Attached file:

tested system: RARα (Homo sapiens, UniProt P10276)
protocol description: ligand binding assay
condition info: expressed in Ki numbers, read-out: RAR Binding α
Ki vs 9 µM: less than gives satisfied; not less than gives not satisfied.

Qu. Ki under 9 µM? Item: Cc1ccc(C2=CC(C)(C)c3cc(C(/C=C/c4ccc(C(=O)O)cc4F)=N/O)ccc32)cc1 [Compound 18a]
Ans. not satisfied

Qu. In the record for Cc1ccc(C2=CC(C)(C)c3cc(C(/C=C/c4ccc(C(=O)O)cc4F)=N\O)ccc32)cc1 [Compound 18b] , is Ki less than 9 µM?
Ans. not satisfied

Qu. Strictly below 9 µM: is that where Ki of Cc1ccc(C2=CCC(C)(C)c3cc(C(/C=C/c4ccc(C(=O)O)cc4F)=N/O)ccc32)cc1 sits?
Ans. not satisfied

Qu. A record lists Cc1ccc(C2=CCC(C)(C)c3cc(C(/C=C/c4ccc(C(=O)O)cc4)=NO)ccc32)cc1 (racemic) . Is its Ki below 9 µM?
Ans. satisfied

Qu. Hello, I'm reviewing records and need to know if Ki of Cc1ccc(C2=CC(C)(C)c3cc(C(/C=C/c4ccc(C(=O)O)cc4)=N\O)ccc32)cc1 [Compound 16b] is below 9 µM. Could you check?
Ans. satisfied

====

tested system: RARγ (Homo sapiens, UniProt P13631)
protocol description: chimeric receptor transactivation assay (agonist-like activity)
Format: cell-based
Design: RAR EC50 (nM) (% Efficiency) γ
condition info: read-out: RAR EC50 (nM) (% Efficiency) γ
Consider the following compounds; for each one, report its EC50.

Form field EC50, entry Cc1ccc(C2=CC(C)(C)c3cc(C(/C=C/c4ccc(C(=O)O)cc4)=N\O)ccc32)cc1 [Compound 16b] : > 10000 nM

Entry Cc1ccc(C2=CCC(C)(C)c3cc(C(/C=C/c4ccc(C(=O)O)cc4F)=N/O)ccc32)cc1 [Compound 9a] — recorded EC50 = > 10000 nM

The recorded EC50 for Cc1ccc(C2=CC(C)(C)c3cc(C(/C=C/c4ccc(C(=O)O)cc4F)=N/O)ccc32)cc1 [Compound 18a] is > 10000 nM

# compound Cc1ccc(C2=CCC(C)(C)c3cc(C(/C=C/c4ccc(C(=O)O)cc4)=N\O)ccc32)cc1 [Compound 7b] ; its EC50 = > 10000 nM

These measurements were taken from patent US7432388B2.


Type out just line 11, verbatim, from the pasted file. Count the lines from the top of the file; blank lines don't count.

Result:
Qu. A record lists Cc1ccc(C2=CCC(C)(C)c3cc(C(/C=C/c4ccc(C(=O)O)cc4)=NO)ccc32)cc1 (racemic) . Is its Ki below 9 µM?